BACKGROUND: The World Health Organization (WHO) declared coronavirus disease-19 (COVID-19) as a pandemic on March 11, 2020. The impact of COVID-19 on urological services in different geographical areas is unknown. OBJECTIVE: To investigate the global impact of COVID-19 on urological providers and the provision of urological patient care. DESIGN, SETTING, AND PARTICIPANTS: A cross-sectional, web-based survey was conducted from March 30, 2020 to April 7, 2020. A 55-item questionnaire was developed to investigate the impact of COVID-19 on various aspects of urological services. Target respondents were practising urologists, urology trainees, and urology nurses/advanced practice providers. OUTCOME MEASUREMENTS AND STATISTICAL ANALYSIS: The primary outcome was the degree of reduction in urological services, which was further stratified by the geographical location, degree of outbreak, and nature and urgency of urological conditions. The secondary outcome was the duration of delay in urological services. RESULTS AND LIMITATIONS: A total of 1004 participants responded to our survey, and they were mostly based in Asia, Europe, North America, and South America. Worldwide, 41% of the respondents reported that their hospital staff members had been diagnosed with COVID-19 infection, 27% reported personnel shortage, and 26% had to be deployed to take care of COVID-19 patients. Globally, only 33% of the respondents felt that they were given adequate personal protective equipment, and many providers expressed fear of going to work (47%). It was of concerning that 13% of the respondents were advised not to wear a surgical face mask for the fear of scaring their patients, and 21% of the respondents were advised not to discuss COVID-19 issues or concerns on media. COVID-19 had a global impact on the cut-down of urological services, including outpatient clinic appointments, outpatient investigations and procedures, and urological surgeries. The degree of cut-down of urological services increased with the degree of COVID-19 outbreak. On average, 28% of outpatient clinics, 30% of outpatient investigations and procedures, and 31% of urological surgeries had a delay of >8 wk. Urological services for benign conditions were more affected than those for malignant conditions. Finally, 47% of the respondents believed that the accumulated workload could be dealt with in a timely manner after the COVID-19 outbreak, but 50% thought the postponement of urological services would affect the treatment and survival outcomes of their patients. One of the limitations of this study is that Africa, Australia, and New Zealand were under-represented. CONCLUSIONS: COVID-19 had a profound global impact on urological care and urology providers. The degree of cut-down of urological services increased with the degree of COVID-19 outbreak and was greater for benign than for malignant conditions. One-fourth of urological providers were deployed to assist with COVID-19 care. Many providers reported insufficient personal protective equipment and support from hospital administration. PATIENT SUMMARY: Coronavirus disease-19 (COVID-19) has led to significant delay in outpatient care and surgery in urology, particularly in regions with the most COVID-19 cases. A considerable proportion of urology health care professionals have been deployed to assist in COVID-19 care, despite the perception of insufficient training and protective equipment.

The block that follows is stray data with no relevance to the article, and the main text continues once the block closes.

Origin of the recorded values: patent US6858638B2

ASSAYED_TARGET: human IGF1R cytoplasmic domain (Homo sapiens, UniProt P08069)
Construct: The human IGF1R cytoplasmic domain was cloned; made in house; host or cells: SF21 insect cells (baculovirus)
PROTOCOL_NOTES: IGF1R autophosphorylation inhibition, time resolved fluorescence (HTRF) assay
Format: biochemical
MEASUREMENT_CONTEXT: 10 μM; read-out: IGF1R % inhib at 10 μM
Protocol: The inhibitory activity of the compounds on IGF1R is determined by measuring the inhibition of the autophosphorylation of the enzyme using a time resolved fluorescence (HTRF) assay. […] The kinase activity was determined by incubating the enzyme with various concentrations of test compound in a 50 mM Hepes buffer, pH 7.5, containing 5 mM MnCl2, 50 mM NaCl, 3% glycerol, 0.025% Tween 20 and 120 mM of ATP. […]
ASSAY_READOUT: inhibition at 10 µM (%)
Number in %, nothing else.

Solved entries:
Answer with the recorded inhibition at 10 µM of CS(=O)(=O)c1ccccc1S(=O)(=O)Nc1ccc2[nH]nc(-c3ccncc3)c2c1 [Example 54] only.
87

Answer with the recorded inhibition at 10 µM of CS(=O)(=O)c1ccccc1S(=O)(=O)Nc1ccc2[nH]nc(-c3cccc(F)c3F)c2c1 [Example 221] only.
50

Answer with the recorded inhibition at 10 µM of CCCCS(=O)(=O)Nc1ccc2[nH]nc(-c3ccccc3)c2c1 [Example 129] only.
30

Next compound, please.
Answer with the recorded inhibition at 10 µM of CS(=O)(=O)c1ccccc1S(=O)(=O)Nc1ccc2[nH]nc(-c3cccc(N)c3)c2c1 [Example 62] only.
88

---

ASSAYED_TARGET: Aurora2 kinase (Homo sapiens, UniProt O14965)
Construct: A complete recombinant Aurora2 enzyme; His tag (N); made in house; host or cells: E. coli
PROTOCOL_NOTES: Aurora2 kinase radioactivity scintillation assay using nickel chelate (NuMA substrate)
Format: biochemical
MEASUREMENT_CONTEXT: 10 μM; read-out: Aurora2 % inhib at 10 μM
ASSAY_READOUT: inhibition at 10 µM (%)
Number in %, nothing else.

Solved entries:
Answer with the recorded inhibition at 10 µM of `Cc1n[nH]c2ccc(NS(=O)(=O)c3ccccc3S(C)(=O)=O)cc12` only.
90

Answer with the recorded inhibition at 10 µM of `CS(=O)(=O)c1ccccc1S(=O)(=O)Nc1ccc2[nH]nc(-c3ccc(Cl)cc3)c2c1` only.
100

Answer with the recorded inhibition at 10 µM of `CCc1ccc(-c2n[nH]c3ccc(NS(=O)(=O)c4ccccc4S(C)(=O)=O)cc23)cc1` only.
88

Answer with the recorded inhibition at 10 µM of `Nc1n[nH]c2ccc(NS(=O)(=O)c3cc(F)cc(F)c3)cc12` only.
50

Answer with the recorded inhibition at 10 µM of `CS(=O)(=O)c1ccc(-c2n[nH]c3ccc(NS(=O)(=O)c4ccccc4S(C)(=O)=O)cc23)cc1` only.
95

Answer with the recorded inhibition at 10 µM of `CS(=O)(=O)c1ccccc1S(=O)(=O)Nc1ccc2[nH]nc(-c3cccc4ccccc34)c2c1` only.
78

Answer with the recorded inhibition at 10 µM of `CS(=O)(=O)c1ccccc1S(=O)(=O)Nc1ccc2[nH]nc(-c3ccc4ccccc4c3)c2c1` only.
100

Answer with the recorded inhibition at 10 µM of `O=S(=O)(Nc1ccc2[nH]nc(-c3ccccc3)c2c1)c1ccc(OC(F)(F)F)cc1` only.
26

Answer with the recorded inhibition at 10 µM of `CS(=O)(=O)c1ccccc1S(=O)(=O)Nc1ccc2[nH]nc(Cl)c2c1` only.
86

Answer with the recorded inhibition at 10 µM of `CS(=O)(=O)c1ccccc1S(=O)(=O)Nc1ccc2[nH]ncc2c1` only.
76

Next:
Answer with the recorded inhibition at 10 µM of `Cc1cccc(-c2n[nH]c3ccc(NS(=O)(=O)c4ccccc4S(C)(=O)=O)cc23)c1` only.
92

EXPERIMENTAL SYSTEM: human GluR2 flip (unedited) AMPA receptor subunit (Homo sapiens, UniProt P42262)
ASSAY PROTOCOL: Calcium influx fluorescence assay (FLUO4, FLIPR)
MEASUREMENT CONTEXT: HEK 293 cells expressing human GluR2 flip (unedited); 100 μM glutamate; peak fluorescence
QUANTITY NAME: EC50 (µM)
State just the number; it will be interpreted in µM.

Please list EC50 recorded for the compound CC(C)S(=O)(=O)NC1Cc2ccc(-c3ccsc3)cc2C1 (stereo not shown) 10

Subject(s)